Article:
The Centers for Medicare and Medicaid Services has been toying with the idea of providing a “star rating” for hospital quality for some time now. Apparently, that time has come.
The Obama administration recently stated that it will soon publish star ratings summing up the quality of care at over 3500 hospitals. Nearly half of the hospitals will be rated as average, according to government figures.
The rationale for the star ratings? CMS says that the ratings will be more useful to patients than the current plethora of individual metrics – of which there are more than 100. The individual metrics also encompass technical matters that may not be particularly important or comprehensible to the average consumer. The star system – awarding a hospital anywhere between one and five stars – will be based on 64 of the individual measures that are already publicly available on the government’s Hospital Compare website, including metrics like mortality rate, rates of readmission, and infection rates.
Using the current data, 102 hospitals would receive the top rating of five stars, 934 would receive a four star rating, 1770 would receive three stars, 723 would be awarded two stars, and 144 would get only one star. CMS is hoping the simplified approach will be similar to other healthcare rating websites like Nursing Home Compare.
It’s important to note that the mix of patients at a hospital is factored into the ratings – meaning hospitals with a high proportion of sicker patients are not supposed to rate lower than hospitals seeing less ill patients.
The results are somewhat of a mixed bag though. Interestingly, there seemed to be little difference between hospitals of different sizes. Critical access hospitals – mostly small, rural facilities – performed slightly better overall. 22% of safety net hospitals performed above average, which was roughly on par with the overall rate. Teaching hospitals also received lower scores on average.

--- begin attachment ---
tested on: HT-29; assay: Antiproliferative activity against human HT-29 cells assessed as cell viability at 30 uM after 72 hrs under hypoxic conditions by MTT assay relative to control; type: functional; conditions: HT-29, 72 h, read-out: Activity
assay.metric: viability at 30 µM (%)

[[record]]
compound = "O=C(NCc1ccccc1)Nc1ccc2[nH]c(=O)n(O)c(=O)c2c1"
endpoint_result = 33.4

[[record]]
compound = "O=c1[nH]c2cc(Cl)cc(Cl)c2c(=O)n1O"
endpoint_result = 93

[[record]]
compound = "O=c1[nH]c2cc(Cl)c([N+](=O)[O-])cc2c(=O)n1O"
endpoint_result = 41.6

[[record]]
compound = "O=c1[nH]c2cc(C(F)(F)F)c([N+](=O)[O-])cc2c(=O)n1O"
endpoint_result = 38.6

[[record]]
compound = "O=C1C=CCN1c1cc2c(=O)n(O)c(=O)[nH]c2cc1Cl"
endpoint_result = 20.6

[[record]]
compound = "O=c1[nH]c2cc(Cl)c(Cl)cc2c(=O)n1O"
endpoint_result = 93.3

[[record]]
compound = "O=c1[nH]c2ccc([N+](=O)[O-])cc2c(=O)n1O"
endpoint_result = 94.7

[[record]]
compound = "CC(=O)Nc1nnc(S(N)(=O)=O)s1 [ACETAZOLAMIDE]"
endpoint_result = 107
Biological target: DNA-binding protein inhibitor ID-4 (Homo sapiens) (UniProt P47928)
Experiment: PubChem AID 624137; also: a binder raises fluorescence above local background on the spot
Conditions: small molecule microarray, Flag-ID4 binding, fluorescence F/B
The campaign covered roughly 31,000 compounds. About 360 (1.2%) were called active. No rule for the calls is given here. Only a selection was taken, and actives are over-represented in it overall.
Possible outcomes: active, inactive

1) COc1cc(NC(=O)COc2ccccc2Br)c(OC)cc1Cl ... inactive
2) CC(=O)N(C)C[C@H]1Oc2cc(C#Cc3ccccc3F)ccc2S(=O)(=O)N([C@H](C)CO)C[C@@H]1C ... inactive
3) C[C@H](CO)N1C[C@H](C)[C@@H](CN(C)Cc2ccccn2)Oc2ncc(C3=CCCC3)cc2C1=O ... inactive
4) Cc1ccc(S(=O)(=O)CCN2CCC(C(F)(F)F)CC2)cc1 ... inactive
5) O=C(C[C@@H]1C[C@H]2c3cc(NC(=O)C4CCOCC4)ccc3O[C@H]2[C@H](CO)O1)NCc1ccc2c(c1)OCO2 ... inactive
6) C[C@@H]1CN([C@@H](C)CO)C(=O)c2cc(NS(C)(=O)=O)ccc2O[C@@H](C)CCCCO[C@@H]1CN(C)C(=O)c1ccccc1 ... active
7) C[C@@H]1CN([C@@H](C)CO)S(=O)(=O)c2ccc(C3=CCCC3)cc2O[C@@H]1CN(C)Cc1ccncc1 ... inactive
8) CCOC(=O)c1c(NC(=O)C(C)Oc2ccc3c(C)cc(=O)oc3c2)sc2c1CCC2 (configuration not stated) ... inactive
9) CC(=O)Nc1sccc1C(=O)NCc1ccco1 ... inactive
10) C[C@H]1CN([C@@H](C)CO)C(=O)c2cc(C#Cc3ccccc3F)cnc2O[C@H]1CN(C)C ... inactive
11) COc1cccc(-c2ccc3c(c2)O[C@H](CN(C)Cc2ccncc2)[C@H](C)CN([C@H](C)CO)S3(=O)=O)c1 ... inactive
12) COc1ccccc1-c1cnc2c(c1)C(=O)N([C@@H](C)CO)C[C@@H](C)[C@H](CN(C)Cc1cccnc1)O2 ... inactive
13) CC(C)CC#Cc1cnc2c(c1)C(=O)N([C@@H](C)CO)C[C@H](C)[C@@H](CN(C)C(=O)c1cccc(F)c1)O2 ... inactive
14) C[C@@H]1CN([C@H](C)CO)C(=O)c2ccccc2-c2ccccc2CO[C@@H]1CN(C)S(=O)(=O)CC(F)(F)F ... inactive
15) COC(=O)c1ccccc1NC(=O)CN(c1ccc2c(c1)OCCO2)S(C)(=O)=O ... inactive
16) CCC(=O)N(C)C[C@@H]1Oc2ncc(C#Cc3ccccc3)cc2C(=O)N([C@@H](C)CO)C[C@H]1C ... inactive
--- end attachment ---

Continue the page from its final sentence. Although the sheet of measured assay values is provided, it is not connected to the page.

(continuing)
Obviously, the hospital industry is concerned, fearing that the ratings may be misleading and too simple. After all, we’ve all looked at a TripAdvisor or Yelp rating and wondered if someone’s five-star rating is someone else’s four or three stars. The hospital industry also points to the fact that so many prestigious hospitals fared poorly as an indicator that the methods may be flawed.
Ultimately, the real question is whether the results will be meaningful to both hospitals and consumers. If the ratings do not spur any change on the part of hospitals to improve quality of care, then they may not ultimately be that helpful. And consumers may not want to or be able to change their habits. For example, an increasing number of insurance plans are placing certain hospitals out of network, therefore making patients unable to transfer their care elsewhere without accumulating dramatic costs. Furthermore, transferring care to another hospital may require traveling prohibitively large distances.